Reviews by Evelyn C. Leeper

Reviews by Evelyn C. Leeper

All reviews copyright 1984-2017 Evelyn C. Leeper.


[From "This Week's Reading", MT VOID, 03/28/2008]

A TALENT TO DECEIVE: AN APPRECIATION OF AGATHA CHRISTIE by Robert Barnard (ISBN-13 978-0-892-96911-1, ISBN-10 0-892-96911-3) is an analysis of Christie's work. Unlike many books about Christie, this is no mere recounting of plots, but a look at the techniques she used, how her style and characters changed over the years, and so on. In short, it is a book worth reading.

And I want to note one chapter in particular, because some of what it says relates to my comments on various Christie stories over the years. In the chapter on Christie's thrillers (as opposed to her mysteries), Barnard talks about Christie's racial slurs against various groups, particularly the Jews. "These references were never removed in later editions, any more than the even more offensive allusions in Dorothy Sayers have disappeared from Gollancz editions to this day [1980]. Christi's American publishers, however, have silently edited them out, which may conceivably be good for race relations but is bad for the social historian." This is, of course, precisely what I have been saying.

But Barnard also notes that "things did change over the years. In the novels of the 'twenties one can be fairly sure that any Jewish character will be ridiculed, abused or rendered sinister. Even as late as the early 'thirties Christie can perpetrate a remark such as: 'He's a Jew, of course, but a frightfully decent one.' However, as she records in her AUTOBIOGRAPHY, about that date she had a meeting in the Near East with a German Director of Antiquities whom she describes as ideally kind, gentle and considerate--until the mention of Jews, at which 'his face changed and he said: "They should be exterminated. Nothing else will really do but that."' The remark came apparently as a complete shock: 'It was the first time I had come across any hint of what was to come later from Germany.' A more politically sensitive person might have sensed the rise of organized anti-Semitism earlier; might even has expressed shame at her own unthinking acceptance of repulsive attitudes. But at any rate from that date offensive references to Jews cease in her novels."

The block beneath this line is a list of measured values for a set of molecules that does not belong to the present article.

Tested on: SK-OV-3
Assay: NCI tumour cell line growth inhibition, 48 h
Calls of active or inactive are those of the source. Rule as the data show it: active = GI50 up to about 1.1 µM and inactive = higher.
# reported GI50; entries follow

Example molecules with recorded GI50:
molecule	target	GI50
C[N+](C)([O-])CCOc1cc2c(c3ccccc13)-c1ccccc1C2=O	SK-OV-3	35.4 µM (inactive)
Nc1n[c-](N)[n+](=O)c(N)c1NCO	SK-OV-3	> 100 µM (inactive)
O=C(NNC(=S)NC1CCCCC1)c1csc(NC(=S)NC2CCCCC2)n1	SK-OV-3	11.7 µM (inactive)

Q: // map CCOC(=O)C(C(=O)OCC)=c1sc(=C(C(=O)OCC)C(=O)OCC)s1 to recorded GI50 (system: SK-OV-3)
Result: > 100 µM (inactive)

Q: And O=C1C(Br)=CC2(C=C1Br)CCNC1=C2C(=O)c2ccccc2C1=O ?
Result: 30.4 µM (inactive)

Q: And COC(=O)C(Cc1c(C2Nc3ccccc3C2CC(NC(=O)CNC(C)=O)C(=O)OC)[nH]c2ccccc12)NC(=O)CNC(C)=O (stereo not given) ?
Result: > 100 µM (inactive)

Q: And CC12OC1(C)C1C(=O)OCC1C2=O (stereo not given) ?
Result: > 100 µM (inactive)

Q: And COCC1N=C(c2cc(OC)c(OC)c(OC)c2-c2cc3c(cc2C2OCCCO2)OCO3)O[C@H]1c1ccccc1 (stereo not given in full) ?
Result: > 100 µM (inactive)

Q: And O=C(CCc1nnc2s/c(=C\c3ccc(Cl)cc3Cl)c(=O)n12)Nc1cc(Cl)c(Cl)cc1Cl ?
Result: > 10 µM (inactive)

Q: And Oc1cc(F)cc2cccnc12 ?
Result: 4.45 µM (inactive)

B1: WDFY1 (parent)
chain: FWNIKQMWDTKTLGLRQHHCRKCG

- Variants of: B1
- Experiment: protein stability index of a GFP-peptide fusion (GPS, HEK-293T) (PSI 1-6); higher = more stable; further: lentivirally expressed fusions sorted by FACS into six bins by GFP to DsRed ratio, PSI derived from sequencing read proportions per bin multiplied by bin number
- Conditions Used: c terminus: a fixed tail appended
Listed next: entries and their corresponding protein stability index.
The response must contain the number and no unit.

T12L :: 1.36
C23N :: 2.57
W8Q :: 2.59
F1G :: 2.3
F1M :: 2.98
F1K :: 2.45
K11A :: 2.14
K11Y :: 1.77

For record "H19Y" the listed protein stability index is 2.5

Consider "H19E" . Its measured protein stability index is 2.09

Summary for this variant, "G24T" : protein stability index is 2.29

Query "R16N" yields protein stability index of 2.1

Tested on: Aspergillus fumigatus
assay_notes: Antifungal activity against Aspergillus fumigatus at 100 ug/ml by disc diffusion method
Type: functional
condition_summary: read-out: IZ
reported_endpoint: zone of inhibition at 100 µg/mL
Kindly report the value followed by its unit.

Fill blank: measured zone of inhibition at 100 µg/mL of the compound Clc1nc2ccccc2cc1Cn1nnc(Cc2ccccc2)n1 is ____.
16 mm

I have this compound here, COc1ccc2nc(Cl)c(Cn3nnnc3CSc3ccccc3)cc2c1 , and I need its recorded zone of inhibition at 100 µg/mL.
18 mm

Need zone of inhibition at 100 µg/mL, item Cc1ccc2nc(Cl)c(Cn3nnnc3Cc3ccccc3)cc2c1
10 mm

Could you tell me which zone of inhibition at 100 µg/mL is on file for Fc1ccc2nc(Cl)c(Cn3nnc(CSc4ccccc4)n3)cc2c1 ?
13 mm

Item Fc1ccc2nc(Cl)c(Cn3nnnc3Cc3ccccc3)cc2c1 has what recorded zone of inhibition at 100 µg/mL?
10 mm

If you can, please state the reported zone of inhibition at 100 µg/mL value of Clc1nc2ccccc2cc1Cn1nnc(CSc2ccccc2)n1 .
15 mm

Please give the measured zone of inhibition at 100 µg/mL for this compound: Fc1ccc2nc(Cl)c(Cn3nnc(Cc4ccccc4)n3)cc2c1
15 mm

To order A Talent to Deceive from, click here.

Agatha Christie's mysteries:

[From "This Week's Reading", MT VOID, 07/14/2006]

I have been re-reading a lot of Agatha Christie novels lately, in conjunction with listening to the BBC adaptations of them. I will not comment individually on each one, but I will note a few motifs that seem to recur. (I hope these will not be considered spoilers, since I will not mention specific books for them, or even any titles at all, but if you want to avoid all possibility of spoilers, you may want to skip this.)

I have listened to nineteen adaptations of Hercule Poirot and Miss Marple stories. In these, one very common "trick" seems to be the serendipitous remark or event (eight books out of nineteen). By "serendipitous remark" I mean something like the following: The murder was done with an icicle, which then melted. Later, when Hercule Poirot is thinking about the case, someone else in the room wonders, "Now where did I put that doohickey? It couldn't have just vanished into thin air." And Poirot realizes that the murder weapon could have vanished into thin air, etc. (I made this example up; it is not one of the ones Christie uses--at least in any of the stories I read!)

What is strange about this is that sometimes this remark (or happenstance) is omitted from the adaptation. The result is that sometimes the key clue to the solution just is not there. The writer is skillful enough to make the other clues carry the load, at least superficially, but at times one does wonder just what made the detective realize that a key witness had lied (or some such).